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Amid Investigations Into Alleged Labor Violations, Mudman Burgers Says It'll Reopen

Potter's Field Ministries operated Mudman Burgers in Columbia Falls, MT before closing down after allegations of abuse made in June 2019.
Aaron Bolton
Montana Public Radio

A local burger chain tied to an embattled Whitefish Christian ministry is reopening in the Flathead Valley.

Mudman Burgers and Potter’s Field Ministries closed last summer after allegations of emotional and psychological abuse of workers against organization leaders. The ministry is still under investigation for potential wage and labor law violations.

Mudman Burgers is moving out from under the umbrella of its former parent nonprofit, Potters Field Ministries. It’s now registered as a for-profit Limited Liability Company under ministry leader Mike Rozell, according to state records.

MTPR confirmed with Potter’s Field in-house counsel Sharon DiMuro that the restaurants will reopen.

Connor Strong worked at Mudman before it closed last July, and filed a claim with the Montana Department of Labor and Industry last year alleging he wasn’t paid for all of his work. The department is still investigating Strong’s and a handful of similar claims.

The reopening angers some former workers like Strong and others in the Flathead.

"Even if they come out and they do it all quote, unquote the right way, and people get paid and there’s overtime and everything is correct, there’s still a past behind them that has not been settled."

The state’s ongoing investigation of past Mudman employees claims has found they signed contracts agreeing to work 60-plus hours per week for little at $300 per month.

The restaurants and ministry closed down last summer after workers made psychological and emotional abuse allegations against ministry leaders Mike and Pam Rozell, allegations the Rozells have denied via other ministry leaders or spokespeople.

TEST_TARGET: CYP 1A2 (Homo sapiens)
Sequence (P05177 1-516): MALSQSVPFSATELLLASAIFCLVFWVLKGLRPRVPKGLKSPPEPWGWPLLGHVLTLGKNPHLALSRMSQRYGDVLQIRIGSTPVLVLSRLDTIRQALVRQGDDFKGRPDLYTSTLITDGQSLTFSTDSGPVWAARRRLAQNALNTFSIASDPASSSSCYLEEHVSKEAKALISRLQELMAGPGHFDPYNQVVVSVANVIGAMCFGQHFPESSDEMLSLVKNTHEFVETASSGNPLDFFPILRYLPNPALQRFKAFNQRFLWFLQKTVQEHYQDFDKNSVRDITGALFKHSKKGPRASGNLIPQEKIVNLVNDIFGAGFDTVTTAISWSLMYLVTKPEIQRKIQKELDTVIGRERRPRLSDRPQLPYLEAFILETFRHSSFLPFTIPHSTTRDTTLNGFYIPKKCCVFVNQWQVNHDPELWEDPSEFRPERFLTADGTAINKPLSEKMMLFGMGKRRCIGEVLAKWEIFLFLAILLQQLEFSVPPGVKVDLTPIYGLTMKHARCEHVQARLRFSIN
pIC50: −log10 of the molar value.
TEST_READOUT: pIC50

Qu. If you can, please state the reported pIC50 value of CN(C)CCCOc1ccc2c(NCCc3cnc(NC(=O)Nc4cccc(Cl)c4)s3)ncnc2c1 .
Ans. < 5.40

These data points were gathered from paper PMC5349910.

Ministry council DiMuro told the Daily Interlake that the Columbia Falls and Kalispell locations are expected to open in April. DiMuro canceled a scheduled interview with MTPR, saying via text, "I am being asked by our Opening Team to delay all media requests until some additional elements of the strategy are clarified."

DiMuro did not cite growing opposition online to the reopening of Mudman.

Kalispell resident Rachel Moriarty started a dedicated Stop Mudman Burgers Facebook group that gained over 300 members in just a few days.

"I started the group primarily to basically to demonstrate in a very big way, to say hey, you’re not welcome here."

Moriarty says there are attempts within the group to organize a more formal public opposition to Mudman, like potentially protesting the restaurants as they open just head of the busy tourist season.

Mudman does have some support on social media and within the Flathead area. But former workers Montana Public Radio spoke with say they hope people are re-reading and believing the allegations of abuse that closed down Mudman in the first place; allegations the founders of the burger joint deny.

Aaron graduated from the University of Minnesota School of Journalism in 2015 after interning at Minnesota Public Radio. He landed his first reporting gig in Wrangell, Alaska where he enjoyed the remote Alaskan lifestyle and eventually moved back to the road system as the KBBI News Director in Homer, Alaska. He joined the MTPR team in 2019. Aaron now reports on all things in northwest Montana and statewide health care.
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